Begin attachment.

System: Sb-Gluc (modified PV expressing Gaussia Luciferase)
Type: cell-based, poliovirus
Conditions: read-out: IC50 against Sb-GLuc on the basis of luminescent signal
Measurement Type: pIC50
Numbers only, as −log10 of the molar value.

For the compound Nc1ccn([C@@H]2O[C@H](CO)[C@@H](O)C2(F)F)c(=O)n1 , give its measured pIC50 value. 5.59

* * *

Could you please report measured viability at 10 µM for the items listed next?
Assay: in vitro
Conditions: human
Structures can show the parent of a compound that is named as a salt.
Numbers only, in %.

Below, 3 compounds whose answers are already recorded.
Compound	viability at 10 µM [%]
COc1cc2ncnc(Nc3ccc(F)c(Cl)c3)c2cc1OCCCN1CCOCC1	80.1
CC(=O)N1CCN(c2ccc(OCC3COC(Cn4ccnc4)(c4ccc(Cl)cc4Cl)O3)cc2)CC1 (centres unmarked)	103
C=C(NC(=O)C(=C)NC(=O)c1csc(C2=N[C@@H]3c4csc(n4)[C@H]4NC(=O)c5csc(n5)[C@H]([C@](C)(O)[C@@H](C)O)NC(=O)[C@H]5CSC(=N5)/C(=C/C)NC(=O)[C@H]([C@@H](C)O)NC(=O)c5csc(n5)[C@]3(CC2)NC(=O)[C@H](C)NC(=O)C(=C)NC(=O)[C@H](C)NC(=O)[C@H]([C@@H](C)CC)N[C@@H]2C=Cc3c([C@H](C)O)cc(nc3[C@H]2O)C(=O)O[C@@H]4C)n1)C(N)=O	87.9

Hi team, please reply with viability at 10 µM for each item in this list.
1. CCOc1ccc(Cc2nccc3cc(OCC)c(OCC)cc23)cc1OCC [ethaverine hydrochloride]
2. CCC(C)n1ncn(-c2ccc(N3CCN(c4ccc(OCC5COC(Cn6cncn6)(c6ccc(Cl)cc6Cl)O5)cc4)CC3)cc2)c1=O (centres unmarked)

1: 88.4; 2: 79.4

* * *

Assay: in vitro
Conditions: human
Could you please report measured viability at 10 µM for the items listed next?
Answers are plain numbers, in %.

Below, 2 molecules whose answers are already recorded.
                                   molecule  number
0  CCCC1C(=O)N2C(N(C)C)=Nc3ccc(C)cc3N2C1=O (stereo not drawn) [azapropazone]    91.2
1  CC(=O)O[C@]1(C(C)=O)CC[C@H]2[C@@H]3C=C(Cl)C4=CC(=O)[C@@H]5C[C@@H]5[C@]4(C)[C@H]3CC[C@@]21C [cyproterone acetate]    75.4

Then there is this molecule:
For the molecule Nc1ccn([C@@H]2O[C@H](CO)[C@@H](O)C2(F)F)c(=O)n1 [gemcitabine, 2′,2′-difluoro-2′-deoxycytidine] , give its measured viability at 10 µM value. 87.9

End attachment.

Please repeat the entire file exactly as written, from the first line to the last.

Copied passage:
System: Sb-Gluc (modified PV expressing Gaussia Luciferase)
Type: cell-based, poliovirus
Conditions: read-out: IC50 against Sb-GLuc on the basis of luminescent signal
Measurement Type: pIC50
Numbers only, as −log10 of the molar value.

For the compound Nc1ccn([C@@H]2O[C@H](CO)[C@@H](O)C2(F)F)c(=O)n1 , give its measured pIC50 value. 5.59

* * *

Could you please report measured viability at 10 µM for the items listed next?
Assay: in vitro
Conditions: human
Structures can show the parent of a compound that is named as a salt.
Numbers only, in %.

Below, 3 compounds whose answers are already recorded.
Compound	viability at 10 µM [%]
COc1cc2ncnc(Nc3ccc(F)c(Cl)c3)c2cc1OCCCN1CCOCC1	80.1
CC(=O)N1CCN(c2ccc(OCC3COC(Cn4ccnc4)(c4ccc(Cl)cc4Cl)O3)cc2)CC1 (centres unmarked)	103
C=C(NC(=O)C(=C)NC(=O)c1csc(C2=N[C@@H]3c4csc(n4)[C@H]4NC(=O)c5csc(n5)[C@H]([C@](C)(O)[C@@H](C)O)NC(=O)[C@H]5CSC(=N5)/C(=C/C)NC(=O)[C@H]([C@@H](C)O)NC(=O)c5csc(n5)[C@]3(CC2)NC(=O)[C@H](C)NC(=O)C(=C)NC(=O)[C@H](C)NC(=O)[C@H]([C@@H](C)CC)N[C@@H]2C=Cc3c([C@H](C)O)cc(nc3[C@H]2O)C(=O)O[C@@H]4C)n1)C(N)=O	87.9

Hi team, please reply with viability at 10 µM for each item in this list.
1. CCOc1ccc(Cc2nccc3cc(OCC)c(OCC)cc23)cc1OCC [ethaverine hydrochloride]
2. CCC(C)n1ncn(-c2ccc(N3CCN(c4ccc(OCC5COC(Cn6cncn6)(c6ccc(Cl)cc6Cl)O5)cc4)CC3)cc2)c1=O (centres unmarked)

1: 88.4; 2: 79.4

* * *

Assay: in vitro
Conditions: human
Could you please report measured viability at 10 µM for the items listed next?
Answers are plain numbers, in %.

Below, 2 molecules whose answers are already recorded.
                                   molecule  number
0  CCCC1C(=O)N2C(N(C)C)=Nc3ccc(C)cc3N2C1=O (stereo not drawn) [azapropazone]    91.2
1  CC(=O)O[C@]1(C(C)=O)CC[C@H]2[C@@H]3C=C(Cl)C4=CC(=O)[C@@H]5C[C@@H]5[C@]4(C)[C@H]3CC[C@@]21C [cyproterone acetate]    75.4

Then there is this molecule:
For the molecule Nc1ccn([C@@H]2O[C@H](CO)[C@@H](O)C2(F)F)c(=O)n1 [gemcitabine, 2′,2′-difluoro-2′-deoxycytidine] , give its measured viability at 10 µM value. 87.9